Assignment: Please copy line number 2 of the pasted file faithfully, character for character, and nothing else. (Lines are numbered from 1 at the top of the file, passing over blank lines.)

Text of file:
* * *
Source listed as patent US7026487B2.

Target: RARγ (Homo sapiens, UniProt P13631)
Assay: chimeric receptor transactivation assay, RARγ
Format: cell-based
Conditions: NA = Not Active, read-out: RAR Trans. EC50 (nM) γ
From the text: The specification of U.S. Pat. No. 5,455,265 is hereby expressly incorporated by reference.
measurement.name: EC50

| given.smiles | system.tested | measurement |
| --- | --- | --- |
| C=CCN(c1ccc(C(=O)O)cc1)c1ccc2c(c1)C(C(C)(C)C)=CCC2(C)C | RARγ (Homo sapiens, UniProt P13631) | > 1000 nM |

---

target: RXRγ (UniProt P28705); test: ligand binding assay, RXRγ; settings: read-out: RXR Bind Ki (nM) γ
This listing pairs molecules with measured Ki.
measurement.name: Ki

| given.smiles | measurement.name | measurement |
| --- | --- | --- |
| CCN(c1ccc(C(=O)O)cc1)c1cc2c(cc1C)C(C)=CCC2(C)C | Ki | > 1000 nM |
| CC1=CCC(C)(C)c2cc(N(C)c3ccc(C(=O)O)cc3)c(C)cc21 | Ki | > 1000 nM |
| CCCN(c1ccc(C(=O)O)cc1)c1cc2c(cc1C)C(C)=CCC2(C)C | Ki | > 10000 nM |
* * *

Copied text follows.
Target: RARγ (Homo sapiens, UniProt P13631)